The AD574 datasheet says the following:

How do you calculate that 1.5 Hz is the maximum frequency?

To answer the "why" for this part, it is a very old part; the rev B datasheet was released in 1982, more than 40 years ago. It does not contain a Sample and Hold (S&H) circuit that, as it's described, samples the input then holds it at that value while the ADC figures out what voltage the input is.

Why does that matter? If the input to the ADC is changing, we can't accurately tell what the voltage was when we convert; it will be "smeared" across time. The ADC does not work instantly it takes serval steps to converge to it's final value.

How can we calculate the maximum input frequency that maintains the rated accuracy?

The peak rate of change of a signal is given by:

$$2\pi f A$$

where f is the frequency (in Hz) and A is the amplitude. To get 12-bit accuracy, we need the signal to change by less than 1 bit (first order) during the conversion time.

For this ADC (using the 10V span as in your datasheet snippet), the input is 10V peak-to-peak, so the amplitude is 5V, and the conversion time is 35μs. We need the change in voltage during this time to be less than:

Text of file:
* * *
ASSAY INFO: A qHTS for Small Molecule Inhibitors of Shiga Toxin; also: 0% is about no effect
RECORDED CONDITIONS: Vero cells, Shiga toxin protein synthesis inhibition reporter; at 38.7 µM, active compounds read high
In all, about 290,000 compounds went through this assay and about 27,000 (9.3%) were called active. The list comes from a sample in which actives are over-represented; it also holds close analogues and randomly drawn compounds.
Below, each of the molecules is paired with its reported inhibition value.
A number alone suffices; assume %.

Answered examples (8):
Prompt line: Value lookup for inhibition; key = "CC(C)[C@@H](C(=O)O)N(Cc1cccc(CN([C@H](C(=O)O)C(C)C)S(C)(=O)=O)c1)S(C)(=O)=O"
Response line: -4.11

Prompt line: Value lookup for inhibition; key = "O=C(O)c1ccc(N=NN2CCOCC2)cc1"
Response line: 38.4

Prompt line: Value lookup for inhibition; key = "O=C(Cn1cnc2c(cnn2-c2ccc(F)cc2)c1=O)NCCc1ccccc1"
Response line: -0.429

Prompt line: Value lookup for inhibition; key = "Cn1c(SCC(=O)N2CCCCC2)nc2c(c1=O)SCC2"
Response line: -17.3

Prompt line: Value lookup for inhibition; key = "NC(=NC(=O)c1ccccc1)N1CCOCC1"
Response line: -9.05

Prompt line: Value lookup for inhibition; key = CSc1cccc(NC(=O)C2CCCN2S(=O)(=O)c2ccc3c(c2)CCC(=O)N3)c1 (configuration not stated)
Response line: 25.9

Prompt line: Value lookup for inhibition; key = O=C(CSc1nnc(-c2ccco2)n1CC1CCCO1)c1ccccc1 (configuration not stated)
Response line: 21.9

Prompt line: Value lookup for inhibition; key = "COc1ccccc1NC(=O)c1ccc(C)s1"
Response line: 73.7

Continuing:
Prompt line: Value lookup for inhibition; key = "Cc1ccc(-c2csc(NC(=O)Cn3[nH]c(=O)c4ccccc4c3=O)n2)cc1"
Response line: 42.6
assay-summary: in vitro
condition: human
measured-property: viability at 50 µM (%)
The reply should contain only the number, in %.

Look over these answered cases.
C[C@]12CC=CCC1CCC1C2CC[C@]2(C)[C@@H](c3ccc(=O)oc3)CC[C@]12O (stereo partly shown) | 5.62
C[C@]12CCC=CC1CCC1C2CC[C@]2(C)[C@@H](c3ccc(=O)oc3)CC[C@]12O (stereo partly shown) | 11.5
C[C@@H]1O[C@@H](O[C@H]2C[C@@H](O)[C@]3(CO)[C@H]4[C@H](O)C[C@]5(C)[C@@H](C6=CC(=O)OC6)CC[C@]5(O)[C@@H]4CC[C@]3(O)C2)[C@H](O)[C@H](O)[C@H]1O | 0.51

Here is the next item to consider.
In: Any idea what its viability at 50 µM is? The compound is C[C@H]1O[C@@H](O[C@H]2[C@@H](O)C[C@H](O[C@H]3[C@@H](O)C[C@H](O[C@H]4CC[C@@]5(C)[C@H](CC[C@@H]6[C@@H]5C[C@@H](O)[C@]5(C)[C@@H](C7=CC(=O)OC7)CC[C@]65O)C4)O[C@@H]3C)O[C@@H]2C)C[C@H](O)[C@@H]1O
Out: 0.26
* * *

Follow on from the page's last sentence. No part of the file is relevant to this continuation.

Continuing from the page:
$$\frac{10V}{2^{12}} = 2.44\text{mV}$$

So we can calculate the maximum frequency as:

$$f_{\text{max}} = \frac{2.44\text{ mV}}{2\pi \times 5\text{ V} \times 35\text{ μs}} \approx 2.22\text{ Hz}$$

The 1.5Hz figure given in the Datasheet implies keeping the signal steady to 12.56 Bits.

It describes later in the passage you quoted that you can extend the input signal bandwidth with the same speed by adding an external S&H; these days, they are integrated into almost every ADC on the market.

The datasheet isn't great here. The ADC you specify does not have a sample and hold, and is thus at the mercy of how fast the input data changes.

I'm not going to go through and do the math, but here's my assumption: in order for a full scale sine wave to be properly sampled within 35 microseconds, the input wave must not change by more than 1 LSB in 35 microseconds, and a pure full scale sine wave can meet that criteria if it is below 1.5Hz.

The data sheet goes on to say that if you want to do better, you need to use an external sample and hold, and tells you how to do that.

If you are just sampling? 1/35us = ~28.5kHz but if you want to use the full range of the ADC ±10V and have no error the max signal rate is 1.5Hz.

So you can sample fast, but you can't exceed a certain slew rate if you want error free data.